Houston innovators podcast episode 110

This expert shares why Houston has a bright future as a design-led innovation city

Summer Reeves, the director of Accenture's Houston Fjord studio, says Houston is changing for the better when it comes to attracting design talent. Photo courtesy of Accenture

When you think of design in terms of the role it plays in innovation and technology, you might picture a graphic designer or maybe one step in a product's path to market. But for Summer Reeves, design is an integral part of the entire innovation process.

"When people think about design, they think about visual design — UX/UI digital products," Reeves says on this week's episode of the Houston Innovators Podcast. "But what we do from a service design or, what I like to say, a holistic design approach is very different."

Reeves is the director of the Houston Fjord studio — which operates under Accenture Interactive. She's currently standing up the new studio in Houston, which has iterations across the world from Austin and New York to Barcelona and Singapore. The new studio in Houston will help Accenture clients think through the design of their solutions, rather than jump the gun on deploying a technology.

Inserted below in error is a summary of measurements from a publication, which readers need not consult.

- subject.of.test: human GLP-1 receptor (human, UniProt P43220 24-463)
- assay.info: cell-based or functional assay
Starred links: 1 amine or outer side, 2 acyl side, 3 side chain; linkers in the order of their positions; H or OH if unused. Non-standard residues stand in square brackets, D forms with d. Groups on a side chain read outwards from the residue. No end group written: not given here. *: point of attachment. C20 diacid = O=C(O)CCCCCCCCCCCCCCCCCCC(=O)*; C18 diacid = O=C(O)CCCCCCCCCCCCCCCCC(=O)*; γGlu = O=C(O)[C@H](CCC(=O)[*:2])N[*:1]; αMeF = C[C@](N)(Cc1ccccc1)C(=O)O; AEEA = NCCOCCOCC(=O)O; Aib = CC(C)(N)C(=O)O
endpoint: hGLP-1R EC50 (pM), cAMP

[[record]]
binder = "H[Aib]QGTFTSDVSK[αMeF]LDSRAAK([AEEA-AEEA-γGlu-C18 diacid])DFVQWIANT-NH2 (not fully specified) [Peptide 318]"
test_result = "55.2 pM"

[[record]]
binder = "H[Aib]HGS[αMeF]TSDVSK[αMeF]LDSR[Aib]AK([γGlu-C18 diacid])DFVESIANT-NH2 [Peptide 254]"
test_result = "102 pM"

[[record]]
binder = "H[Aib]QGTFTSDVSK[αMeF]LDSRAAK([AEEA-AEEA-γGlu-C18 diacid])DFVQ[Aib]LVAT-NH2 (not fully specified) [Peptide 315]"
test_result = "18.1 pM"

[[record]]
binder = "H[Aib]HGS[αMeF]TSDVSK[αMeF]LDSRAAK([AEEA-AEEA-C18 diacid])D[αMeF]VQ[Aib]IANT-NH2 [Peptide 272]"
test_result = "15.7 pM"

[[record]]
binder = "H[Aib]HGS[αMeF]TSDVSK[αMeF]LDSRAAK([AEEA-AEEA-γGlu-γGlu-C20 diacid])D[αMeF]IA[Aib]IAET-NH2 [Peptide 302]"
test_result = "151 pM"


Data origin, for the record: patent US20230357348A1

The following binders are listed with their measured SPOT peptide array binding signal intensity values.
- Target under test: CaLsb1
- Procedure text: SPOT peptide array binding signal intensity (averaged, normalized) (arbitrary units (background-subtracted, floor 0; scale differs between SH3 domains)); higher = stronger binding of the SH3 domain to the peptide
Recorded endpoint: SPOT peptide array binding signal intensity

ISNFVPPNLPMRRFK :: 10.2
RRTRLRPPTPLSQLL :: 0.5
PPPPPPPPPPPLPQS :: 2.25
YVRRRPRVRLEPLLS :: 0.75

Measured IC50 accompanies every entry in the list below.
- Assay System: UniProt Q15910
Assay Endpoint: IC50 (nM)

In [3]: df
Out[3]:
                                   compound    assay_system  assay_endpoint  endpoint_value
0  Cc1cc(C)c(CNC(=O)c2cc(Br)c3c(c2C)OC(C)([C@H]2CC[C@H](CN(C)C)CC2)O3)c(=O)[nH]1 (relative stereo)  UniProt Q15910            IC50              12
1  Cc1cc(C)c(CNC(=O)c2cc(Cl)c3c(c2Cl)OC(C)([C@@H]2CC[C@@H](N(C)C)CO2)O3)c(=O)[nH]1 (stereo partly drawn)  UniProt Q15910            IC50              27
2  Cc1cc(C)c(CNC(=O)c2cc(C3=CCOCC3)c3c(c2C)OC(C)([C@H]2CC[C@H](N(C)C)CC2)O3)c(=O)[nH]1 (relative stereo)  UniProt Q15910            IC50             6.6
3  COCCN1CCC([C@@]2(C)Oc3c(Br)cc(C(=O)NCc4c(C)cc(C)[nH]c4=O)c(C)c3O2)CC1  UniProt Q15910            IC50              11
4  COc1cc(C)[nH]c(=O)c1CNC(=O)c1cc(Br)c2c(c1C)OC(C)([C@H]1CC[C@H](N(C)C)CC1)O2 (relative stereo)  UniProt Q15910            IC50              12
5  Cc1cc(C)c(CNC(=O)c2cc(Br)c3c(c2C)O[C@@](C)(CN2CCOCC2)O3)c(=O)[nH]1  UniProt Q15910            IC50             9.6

"We want to be a design-led company," Reeves says. "Fjord is what I call the tip of the spear of what we do."

Fjord's design team focus on understanding the root cause of the problem, who's impacted, and what the scale of the solution should be. On the podcast, she gives the example of a coffee shop that wants a mobile app to engage with customers. Reeves says rather than just creating the app, Fjord would look at what the customer wants via surveys and observations.

"It's human nature to jump to solutioning," she says, "but we need to do research to make sure that's the right call."

Reeves is currently responsible for growing the team of the studio — something not too unfamiliar to her. She was instrumental in setting up Accenture's Houston Innovation Center. She say she's excited for the way the design industry in Houston has developed. It's been second chair to Austin on the Texas landscape, but that's changing.

"There's a reason why Accenture is building a Fjord studio here in Houston — and now, versus in the past," Reeves says.

She describes Austin employers overly competitive for designers — making it hard to attract and retain design talent. This has caused a wave of designers coming to Houston. She's also seeing Houston employers — mostly in the energy industry — shift their thinking in hiring these types of positions.

Reeves shares more on the intersection between design and innovation — as well as how COVID-19 affected consulting — on the podcast. Listen to the full interview below — or wherever you stream your podcasts — and subscribe for weekly episodes.


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With this new grant, UH has a new center for researching bioactive materials crystallization. Photo via UH.edu